Here are some extracts from Part 2:
"There may not be any consensus about the best terms in which
to describe the organized complexity exemplified by living organisms,
but the challenge has been clearly laid out. Also, it remains uncertain
just what kind of explanation the most sophisticated models coming out
of systems biology might yield--whether, for instance, such explanations
will fall within the range of human reason, graspable by our cognitive
capacities, or whether they will require reliance on computers that are
so much better at handling complexity than we are. But that is another
question altogether. Perhaps, in the end, if and when we succeed in
explaining just what it is that is so distinctive about biological
entities, Kant will have been proven right--right, that is, about the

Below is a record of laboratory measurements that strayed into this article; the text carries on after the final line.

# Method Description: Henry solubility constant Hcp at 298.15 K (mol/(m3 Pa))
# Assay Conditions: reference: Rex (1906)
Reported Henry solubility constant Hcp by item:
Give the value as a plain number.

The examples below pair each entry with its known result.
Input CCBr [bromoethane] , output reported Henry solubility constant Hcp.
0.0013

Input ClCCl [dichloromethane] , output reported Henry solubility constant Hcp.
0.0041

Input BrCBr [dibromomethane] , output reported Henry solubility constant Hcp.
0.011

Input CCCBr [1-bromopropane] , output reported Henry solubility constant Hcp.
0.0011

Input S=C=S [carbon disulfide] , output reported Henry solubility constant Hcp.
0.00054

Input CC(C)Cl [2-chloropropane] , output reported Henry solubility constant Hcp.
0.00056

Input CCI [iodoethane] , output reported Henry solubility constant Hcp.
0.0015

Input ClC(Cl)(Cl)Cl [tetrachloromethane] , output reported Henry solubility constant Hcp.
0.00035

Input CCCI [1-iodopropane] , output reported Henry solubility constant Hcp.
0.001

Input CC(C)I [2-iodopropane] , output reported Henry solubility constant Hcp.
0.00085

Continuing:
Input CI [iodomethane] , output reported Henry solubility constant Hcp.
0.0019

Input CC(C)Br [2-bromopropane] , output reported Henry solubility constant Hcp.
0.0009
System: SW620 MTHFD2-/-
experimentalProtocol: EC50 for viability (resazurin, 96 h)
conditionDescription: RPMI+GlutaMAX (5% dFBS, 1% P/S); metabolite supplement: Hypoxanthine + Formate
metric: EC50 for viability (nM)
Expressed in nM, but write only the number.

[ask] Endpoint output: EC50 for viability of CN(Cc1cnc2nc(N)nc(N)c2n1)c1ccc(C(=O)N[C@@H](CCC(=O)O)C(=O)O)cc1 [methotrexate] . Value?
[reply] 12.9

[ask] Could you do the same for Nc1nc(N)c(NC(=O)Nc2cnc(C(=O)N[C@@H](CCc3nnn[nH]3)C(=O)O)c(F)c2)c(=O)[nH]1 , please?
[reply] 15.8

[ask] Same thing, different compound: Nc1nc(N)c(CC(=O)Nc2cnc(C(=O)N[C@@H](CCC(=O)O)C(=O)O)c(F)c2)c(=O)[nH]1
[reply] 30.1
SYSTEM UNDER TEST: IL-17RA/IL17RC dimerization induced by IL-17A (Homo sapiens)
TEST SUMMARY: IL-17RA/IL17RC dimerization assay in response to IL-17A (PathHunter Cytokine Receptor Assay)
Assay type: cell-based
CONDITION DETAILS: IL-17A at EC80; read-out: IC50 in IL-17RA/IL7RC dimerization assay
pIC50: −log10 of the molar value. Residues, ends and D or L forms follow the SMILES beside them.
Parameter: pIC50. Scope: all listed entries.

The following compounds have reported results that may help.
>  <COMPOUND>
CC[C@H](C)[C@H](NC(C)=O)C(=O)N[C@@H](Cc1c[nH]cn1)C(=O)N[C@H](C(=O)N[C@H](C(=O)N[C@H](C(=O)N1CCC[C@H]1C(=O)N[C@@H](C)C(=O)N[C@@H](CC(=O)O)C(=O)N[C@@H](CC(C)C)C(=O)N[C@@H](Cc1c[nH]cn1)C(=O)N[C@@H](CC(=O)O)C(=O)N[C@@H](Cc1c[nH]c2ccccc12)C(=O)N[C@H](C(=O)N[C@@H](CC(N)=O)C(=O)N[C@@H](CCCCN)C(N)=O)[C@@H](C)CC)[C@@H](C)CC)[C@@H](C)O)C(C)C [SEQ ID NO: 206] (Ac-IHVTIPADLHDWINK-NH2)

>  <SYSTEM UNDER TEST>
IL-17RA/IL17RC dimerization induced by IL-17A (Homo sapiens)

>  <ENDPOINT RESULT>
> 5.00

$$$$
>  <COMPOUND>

relation between such accounts and the capacities of human judgment."
She refers to work of Walter Fontana and Leo Buss, who conclude that "The traditional theory of 'dynamical systems' is not equipped for dealing with constructive processes." What they claim is required is an "...effort to expand the traditional theory to include objects, their internal properties, their construction, and their dynamics", i.e. a theory of "Constructive dynamical systems".
My paper on construction kits (reference below) goes beyond that to require both evolution and development to be capable of creating not only new objects, but also multiple (branching) layers of new construction kits that enrich the variety and complexity of objects that can be constructed and behaviours that can be produced, including interactions with structured objects of many types, in the environment.
To be continued ... possibly ...
Comments, criticisms, suggestions, all welcome.
1 Mar 2015